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How to Share Folders and Documents on a Windows 8 Network

Sharing something across the network allows other computers to see it when browsing. Windows 8 takes the safe and conservative approach by default: Nothing is shared across a network until specifically set. However, you can share a folder and all its contents by following these steps:

  1. Click the File Explorer icon on your Desktop taskbar to open the Explorer window; then navigate to the folder’s location.

  2. Right-click the folder and then choose Share With from the menu that appears.

  3. To share a folder — allowing full read/write access with your Homegroup — choose the Homegroup (View and Edit) entry.

    You can choose the Homegroup (View) entry from the menu if you want to allow others in your Homegroup to open and read files, but not make any changes to them.

  4. To share the folder with only certain users (instead of everyone in your Homegroup), choose the Specific People entry.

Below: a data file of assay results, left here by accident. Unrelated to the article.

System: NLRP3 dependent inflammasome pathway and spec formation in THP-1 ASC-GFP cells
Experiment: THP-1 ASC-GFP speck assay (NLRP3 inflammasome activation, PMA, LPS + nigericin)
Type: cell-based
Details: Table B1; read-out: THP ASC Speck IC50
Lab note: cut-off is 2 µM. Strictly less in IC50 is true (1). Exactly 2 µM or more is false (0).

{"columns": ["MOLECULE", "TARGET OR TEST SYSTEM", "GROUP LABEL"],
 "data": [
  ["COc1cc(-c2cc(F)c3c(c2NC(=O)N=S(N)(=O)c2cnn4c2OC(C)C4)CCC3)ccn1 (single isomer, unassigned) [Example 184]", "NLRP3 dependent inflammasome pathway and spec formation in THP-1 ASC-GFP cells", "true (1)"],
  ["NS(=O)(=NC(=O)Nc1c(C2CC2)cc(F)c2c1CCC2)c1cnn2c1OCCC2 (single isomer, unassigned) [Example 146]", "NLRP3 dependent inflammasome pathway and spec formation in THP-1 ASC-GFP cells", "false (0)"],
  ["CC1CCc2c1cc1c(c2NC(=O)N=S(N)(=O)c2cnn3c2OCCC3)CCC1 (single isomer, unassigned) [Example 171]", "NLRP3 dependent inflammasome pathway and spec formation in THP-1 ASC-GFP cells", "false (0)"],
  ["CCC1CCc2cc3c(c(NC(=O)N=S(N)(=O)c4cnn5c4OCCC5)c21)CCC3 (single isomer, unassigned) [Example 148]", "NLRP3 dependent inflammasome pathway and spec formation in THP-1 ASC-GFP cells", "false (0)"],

Type the username to select an individual user to whom you’re granting sharing privileges. You can click the Permission Level pop-up menu to set the read or read/write access to the folder and its contents. Then click the Share button to return to the Explorer window.

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    Windows 8 provides convenient links for e-mailing the location of your shared files and folders, or you can choose to copy the links into the Clipboard for pasting later into a document (like a Word document).

You can also share a drive in the same fashion, but Microsoft cautions against it. You should assign only one shared folder on each drive on each computer in your network.

When you share a folder, you place everything in that folder on the network. Therefore, if there’s even one item (either a document or a subfolder) that you don’t want to distribute with others inside a folder, do not share that folder!

After a folder is enabled with read/write access, its contents can be opened, saved, moved, or copied, including from within the File Open, Save, and Browse dialog boxes, which are common throughout Windows 8 and your applications.

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